United States-based credit rating agency Fitch on Tuesday cut India’s growth forecast for the next fiscal year (2022-’23) to 8.5% from 10.3%, PTI reported.

The agency cited sharp increases in energy prices for the reduction in its projection.

However, it has revised its forecast for the current financial year (2021-’22) from 8.1% to 8.7%. It noted that the Omicron wave of Covid-19 subsided quickly in India, due to which lockdowns and other restrictions were eased.

“High-frequency data indicate that the Indian economy has ridden out the Omicron wave with little damage in stark contrast with the two previous coronavirus waves in 2020 and 2021,” Fitch said. It added that the growth in India’s gross domestic product was very strong in the quarter leading up to December.

The agency said that the country’s GDP is more than 6% above pre-pandemic levels.

Consumer Price Index inflation in India will be at 4.6% at the end of 2022-’23, and will be at 5% at the end of 2023-’24, Fitch predicted, according to Moneycontrol. The agency said that the Reserve Bank of India has prioritised economic recovery over tackling inflation.

“We still expect the repo rate to rise to 4.75 percent by December, from 4 percent,” it said. “The reverse repo rate – which has become the effective driver of money market rates since the start of the pandemic – is likely to be increased by a larger amount.”

The repo rate is the interest rate at which the central bank lends money to commercial banks. The reverse repo rate is the interest rate that the RBI pays to commercial banks when it borrows money from them.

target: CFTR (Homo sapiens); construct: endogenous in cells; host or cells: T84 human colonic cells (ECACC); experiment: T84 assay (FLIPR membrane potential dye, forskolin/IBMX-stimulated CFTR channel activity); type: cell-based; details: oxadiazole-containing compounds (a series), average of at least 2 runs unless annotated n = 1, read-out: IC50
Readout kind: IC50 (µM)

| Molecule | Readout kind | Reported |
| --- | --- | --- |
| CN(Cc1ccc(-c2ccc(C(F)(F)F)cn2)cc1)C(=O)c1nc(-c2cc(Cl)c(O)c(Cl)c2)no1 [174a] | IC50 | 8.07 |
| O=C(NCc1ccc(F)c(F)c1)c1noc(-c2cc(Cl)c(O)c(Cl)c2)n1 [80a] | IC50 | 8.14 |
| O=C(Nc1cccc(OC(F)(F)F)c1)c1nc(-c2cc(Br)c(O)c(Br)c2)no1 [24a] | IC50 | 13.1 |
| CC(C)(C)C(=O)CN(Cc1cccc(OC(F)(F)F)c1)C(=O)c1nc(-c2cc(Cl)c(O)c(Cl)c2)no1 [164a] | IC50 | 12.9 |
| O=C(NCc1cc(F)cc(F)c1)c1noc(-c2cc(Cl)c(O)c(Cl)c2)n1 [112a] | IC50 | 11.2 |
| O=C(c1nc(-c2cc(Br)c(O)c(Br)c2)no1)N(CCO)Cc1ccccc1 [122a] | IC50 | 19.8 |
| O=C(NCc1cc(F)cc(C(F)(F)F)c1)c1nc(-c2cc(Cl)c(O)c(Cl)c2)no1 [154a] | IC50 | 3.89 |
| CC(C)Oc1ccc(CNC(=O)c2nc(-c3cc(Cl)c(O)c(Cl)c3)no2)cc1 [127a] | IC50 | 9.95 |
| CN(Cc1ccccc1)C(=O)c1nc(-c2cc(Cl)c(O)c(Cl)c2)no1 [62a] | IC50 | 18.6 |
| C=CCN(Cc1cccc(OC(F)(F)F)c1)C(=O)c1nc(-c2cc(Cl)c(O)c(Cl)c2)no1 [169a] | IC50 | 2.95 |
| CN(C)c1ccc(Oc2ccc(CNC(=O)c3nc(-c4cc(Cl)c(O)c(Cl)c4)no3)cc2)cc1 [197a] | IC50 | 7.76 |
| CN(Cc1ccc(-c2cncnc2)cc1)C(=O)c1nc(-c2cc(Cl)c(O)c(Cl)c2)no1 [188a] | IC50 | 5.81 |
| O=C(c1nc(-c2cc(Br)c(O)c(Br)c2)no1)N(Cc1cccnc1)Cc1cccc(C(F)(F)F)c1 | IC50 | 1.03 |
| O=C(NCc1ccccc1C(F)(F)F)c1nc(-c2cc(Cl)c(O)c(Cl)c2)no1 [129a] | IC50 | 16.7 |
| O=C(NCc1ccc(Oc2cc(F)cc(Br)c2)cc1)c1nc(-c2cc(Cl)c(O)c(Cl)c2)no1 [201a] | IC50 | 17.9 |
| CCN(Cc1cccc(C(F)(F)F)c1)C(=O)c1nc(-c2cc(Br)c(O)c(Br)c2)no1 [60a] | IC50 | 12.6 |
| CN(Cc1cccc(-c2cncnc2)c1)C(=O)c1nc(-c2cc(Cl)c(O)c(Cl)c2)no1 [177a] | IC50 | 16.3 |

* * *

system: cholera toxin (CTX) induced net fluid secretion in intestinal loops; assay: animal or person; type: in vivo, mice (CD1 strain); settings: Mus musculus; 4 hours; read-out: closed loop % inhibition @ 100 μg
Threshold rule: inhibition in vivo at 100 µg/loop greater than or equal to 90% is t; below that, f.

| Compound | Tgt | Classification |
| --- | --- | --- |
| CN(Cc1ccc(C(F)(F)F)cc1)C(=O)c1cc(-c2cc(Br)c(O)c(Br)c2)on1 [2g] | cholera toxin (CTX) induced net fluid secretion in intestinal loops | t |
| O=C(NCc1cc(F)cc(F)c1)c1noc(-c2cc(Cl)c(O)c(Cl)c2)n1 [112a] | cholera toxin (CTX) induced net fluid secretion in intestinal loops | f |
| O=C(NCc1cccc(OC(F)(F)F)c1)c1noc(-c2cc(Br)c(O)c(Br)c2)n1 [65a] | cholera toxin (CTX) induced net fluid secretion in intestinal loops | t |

Global predictions

Meanwhile, Fitch has predicted that the United States will grow at 3.5% in 2022 and 1.6% in 2023. It has pegged China’s GDP growth at 4.8% in 2022 and 5.1% in 2023.

The ratings agency has predicted that Russia’s economy will contract by 8.0% in 2022 and 0.2% in 2023, citing global sanctions on the country after its invasion of Ukraine.

“This forecast drop in activity is comparable to that during the country’s 1998 financial crisis, and then in the global financial crisis,” the agency said, according to Moneycontrol. “The sanctions-related shock looks much larger in many respects – and will certainly last longer – but high oil prices, military spending and the pre-war current account surplus could provide some cushion.”

Fitch has pegged global economic growth at 3.5% in 2022 and 2.8% in 2023. It has slashed the forecast for 2022 by 0.7% as compared to its earlier prediction.

The agency said that the war in Ukraine and sanctions on Russia have put energy supplies at risk.

“The jump in oil and gas prices will add to industry costs and reduce consumers’ real incomes,” it said, according to PTI. “...Higher energy prices are a given.”

Russia supplies about 17% of the world’s natural gas and 12% of oil.